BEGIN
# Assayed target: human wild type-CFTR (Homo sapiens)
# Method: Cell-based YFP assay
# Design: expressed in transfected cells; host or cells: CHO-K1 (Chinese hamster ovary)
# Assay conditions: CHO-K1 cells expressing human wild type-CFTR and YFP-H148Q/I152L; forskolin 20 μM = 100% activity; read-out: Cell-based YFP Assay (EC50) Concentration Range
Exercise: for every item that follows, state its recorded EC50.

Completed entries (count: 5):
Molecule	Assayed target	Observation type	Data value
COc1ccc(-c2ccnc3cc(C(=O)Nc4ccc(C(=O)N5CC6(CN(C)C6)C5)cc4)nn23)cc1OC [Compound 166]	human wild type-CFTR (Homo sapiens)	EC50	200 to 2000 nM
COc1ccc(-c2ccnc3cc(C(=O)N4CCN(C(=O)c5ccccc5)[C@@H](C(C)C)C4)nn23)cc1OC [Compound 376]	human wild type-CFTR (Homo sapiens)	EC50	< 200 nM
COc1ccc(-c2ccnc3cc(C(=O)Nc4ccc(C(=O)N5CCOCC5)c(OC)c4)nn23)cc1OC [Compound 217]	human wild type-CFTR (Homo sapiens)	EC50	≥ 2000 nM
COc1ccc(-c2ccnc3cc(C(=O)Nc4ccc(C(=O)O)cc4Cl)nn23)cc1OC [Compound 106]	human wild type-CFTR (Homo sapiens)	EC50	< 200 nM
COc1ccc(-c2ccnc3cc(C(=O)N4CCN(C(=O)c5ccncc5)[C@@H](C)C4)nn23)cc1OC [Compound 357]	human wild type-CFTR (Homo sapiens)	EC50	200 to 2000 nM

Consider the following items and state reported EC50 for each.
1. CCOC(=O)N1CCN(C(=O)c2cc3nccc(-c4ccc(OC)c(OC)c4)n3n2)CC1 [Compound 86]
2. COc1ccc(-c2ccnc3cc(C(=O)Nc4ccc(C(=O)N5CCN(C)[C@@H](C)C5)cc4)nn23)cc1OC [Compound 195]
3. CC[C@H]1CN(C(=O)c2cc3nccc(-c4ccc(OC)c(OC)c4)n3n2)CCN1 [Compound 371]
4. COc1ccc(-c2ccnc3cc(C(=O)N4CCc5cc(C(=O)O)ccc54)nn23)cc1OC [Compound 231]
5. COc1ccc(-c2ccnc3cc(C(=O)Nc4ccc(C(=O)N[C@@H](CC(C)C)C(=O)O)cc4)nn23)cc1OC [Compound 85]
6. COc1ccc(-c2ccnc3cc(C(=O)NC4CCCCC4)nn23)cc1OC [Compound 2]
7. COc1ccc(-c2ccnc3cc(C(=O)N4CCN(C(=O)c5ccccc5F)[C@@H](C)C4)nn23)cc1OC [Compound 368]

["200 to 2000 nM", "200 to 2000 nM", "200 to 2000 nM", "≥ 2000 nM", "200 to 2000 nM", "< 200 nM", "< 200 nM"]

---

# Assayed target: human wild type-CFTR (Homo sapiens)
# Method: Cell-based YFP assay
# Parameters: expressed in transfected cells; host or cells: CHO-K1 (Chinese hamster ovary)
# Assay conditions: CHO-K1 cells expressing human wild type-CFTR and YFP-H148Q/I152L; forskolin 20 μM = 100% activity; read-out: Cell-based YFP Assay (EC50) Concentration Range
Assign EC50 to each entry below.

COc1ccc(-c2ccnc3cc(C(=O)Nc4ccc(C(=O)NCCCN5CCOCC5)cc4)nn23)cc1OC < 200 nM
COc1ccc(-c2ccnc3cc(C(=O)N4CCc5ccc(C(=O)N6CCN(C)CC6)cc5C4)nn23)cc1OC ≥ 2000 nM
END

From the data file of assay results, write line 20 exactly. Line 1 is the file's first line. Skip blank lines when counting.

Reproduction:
7. COc1ccc(-c2ccnc3cc(C(=O)N4CCN(C(=O)c5ccccc5F)[C@@H](C)C4)nn23)cc1OC [Compound 368]